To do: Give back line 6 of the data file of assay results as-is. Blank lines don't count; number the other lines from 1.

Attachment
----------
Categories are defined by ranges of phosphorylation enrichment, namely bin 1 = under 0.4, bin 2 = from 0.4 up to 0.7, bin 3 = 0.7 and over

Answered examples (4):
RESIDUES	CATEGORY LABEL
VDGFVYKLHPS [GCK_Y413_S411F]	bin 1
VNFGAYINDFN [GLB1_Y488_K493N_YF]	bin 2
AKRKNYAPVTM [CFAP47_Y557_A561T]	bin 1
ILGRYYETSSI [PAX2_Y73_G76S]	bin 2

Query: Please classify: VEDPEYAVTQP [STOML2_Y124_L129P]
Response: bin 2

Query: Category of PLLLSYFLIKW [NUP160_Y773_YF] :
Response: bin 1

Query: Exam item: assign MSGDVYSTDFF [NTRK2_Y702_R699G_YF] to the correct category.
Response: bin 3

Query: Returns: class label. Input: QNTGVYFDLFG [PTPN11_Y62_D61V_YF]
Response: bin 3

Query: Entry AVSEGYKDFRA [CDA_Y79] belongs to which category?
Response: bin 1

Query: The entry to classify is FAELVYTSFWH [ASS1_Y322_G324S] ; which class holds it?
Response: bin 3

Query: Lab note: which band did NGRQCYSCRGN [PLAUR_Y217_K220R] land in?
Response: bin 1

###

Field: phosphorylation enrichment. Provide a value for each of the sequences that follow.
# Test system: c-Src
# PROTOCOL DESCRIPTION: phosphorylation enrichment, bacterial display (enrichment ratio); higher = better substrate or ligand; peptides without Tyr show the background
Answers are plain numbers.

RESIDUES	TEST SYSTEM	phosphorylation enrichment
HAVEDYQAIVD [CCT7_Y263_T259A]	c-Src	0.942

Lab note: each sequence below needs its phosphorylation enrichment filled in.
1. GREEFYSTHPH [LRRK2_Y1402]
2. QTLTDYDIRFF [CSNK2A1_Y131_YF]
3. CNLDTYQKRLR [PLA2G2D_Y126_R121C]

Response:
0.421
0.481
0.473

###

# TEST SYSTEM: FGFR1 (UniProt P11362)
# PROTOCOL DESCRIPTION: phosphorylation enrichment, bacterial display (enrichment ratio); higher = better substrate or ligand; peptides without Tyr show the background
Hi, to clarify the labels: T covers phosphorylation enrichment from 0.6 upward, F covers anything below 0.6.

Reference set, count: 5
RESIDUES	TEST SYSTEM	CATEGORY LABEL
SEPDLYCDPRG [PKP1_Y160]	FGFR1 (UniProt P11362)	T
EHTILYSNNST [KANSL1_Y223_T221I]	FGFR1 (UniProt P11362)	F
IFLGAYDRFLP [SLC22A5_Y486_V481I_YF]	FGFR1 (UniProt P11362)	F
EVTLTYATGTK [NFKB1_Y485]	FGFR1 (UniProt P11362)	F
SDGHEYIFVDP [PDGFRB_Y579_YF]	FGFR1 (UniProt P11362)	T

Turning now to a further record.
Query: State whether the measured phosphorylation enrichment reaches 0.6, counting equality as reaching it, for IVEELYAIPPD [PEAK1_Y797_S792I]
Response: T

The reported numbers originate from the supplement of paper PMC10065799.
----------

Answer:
AKRKNYAPVTM [CFAP47_Y557_A561T]	bin 1